In developed countries, energy and labor saving and the protection of soil and water from pollution and degradation are the major aspects connected with tillage. The search for adapted systems assumes that the user’s technical level and the farmer’s financial funds are taken into account. A simulation based on data of an investigation carried out in Morocco shows that the cost of direct seeding is less than for other tillage systems if the annual planted surface is larger than 60 ha. There is an urgent need to introduce sustainable agriculture in fragile ecosystems, particularly in the developing countries where low-input farming increases the environmental degradation and perpetuates low yields and low revenue.


For thousands of years of recorded history, groups of human beings have been tilling the soil in order to increase the production of food. Early evidence indicates that simple light weight wooden ploughs, for instance, were employed extensively in the valleys of the Euphrates and Nile rivers by the year 3000 B.C. Animals in the form of oxen provided the traction necessary to pull the ploughs, preparing the soil for the seeding of barley, wheat and flax crops, (Encyclopedia Brittanica, 1979). The ploughs used during that period had no wheels or mould boards with which to invert the soil and prepare a true plough furrow. Nevertheless, they served to perform an initial breakup of the soil to a shallow depth and subsequently to cover the seeds of the crop. An example of an early Egyptian wooden plough is depicted in figure 1.

Early wooden plough, Thebes, Egypt, Cirea 3000

Fig 1. Early wooden plough, Thebes, Egypt, Cirea 3000

It was more than 200 years ago that the first iron ploughs were fabricated in Northern Honan, China. At first these were small hand-drawn tools having a flat V-shaped iron piece attached to a wooden blade and handles. During the first century B.C., water buffaloes were used to pull tillage implements. Subsequently, triple-shared ploughs, plough-and-sow instruments and harrows were developed.

Ploughs have been used also in India for thousands of years. Early implements had no wheels or mould board, being composed of wedge-shaped hard wood blocks, and pulled by bullock. The soil was broken into clods but not turned over, and this primary tillage was followed by the passage of a rectangular wooden beam, also drawn by bullock, for the breaking of clods and leveling of the seedbed.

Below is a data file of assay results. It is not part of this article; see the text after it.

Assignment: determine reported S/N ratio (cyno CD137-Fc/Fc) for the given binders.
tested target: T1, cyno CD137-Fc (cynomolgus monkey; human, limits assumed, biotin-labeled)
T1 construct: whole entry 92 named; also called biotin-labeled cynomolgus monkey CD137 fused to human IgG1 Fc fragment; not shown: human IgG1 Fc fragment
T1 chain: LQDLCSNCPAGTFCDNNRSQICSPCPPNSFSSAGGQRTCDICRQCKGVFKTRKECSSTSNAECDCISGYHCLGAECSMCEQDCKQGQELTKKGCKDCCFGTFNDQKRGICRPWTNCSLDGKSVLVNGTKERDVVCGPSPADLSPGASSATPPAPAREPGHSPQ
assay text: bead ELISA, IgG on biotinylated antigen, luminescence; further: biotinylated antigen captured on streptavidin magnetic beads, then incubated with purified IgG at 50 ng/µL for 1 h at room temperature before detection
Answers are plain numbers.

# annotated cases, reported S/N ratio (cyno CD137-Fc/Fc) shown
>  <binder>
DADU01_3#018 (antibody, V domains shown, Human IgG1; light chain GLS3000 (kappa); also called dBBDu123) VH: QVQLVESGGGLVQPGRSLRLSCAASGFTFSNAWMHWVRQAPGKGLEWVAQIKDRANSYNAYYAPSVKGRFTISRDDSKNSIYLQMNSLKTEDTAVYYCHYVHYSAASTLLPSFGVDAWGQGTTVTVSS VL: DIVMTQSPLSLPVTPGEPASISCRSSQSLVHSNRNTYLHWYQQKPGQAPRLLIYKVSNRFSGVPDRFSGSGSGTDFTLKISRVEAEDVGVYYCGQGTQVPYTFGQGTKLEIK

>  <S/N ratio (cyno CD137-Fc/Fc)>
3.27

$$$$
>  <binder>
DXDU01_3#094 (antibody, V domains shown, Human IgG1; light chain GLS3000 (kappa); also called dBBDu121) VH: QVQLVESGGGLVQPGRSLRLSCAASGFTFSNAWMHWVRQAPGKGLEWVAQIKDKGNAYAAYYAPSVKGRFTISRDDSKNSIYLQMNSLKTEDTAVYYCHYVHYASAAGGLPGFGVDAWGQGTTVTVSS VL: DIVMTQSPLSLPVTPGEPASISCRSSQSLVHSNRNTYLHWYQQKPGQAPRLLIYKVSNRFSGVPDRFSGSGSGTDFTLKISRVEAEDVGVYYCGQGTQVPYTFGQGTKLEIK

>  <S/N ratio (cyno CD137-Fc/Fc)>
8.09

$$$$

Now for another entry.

Iron plough shares appeared on Roman ploughs about 200 years ago, as well as cutting coulters knives. Still no mould board was used to turn soil cover. These ploughs were pulled by teams of oxen, up to eight per team on a heavy soil with high strength. There were reports, but no solid evidence, that ploughs equipped with wheels appeared in Northern Italy around 100 A.D.

Wheels, cutting coulters and mould boards all were included on ploughs in Europe by the year 1500 A.D., as shown in figure 2. These implements could invert the soil and make true furrows and a true seed bed. High ridges of soil were left in the fields, some of which remain in evidence today. Rather than chest yokes for animals to pull tools, padded horse collars, apparently invented in China, were attached to horses. This innovation significantly improved the animal’s ability to provide draft force. Reams of two, four, eight and more horses or oxen were often used in primary soil cultivation, depending on the strength of the soil to be tilled.


Tillage implements very similar to those now in use began to appear with the introduction of the Rotherham plough in the Netherlands, England and Scotland by the early 1700’s. The principal design features of this implement remain virtually unchanged today. Also in the 18th century, Jethro Tull promoted the use of horse-drawn cultivating hoes in wide crop row spacing. The purpose of this technique was to destroy weeds competing with crops and to keep the soil in between the rows in a good crumbly and friable condition for water infiltration.

More than 100 years later, Robert Ransome patented a cast-iron plough share in 1785, and a self sharpening share in 1803. Later he introduced standard parts for tillage implements which could be replaced in the field, and a double shared plough. Around the same time, the practice of “mole” ploughing began in United Kingdom to provide subsurface drainage channels in wet fields. This technique is accomplished with deep soil cutting “leg” trailing a bullet-shaped mole at the base, which leaves continuous tube-like cavities in certain plastic soils, and greatly improves the internal drainage of wetlands.

On the American organic prairie soils, problems of satisfactory tillage induced John Deere, an Illinois blacksmith, to develop a steel plough with a one piece share and mould board in the 1830’s. Animal power for traction began to wane with the introduction of the steam powered tractor in the 1860’s, beginning with the larger farm operations. The first gasoline powered tractor appeared in the United States in 1892, and many manufacturers were producing these machines in Europe and America within a few years. The steel wheels on tractors began to be replaced by rubber tires in 1932, and by 1968 it was estimated that there were over 15 million tractors in the world.

Last modified: Friday, 4 October 2013, 10:10 AM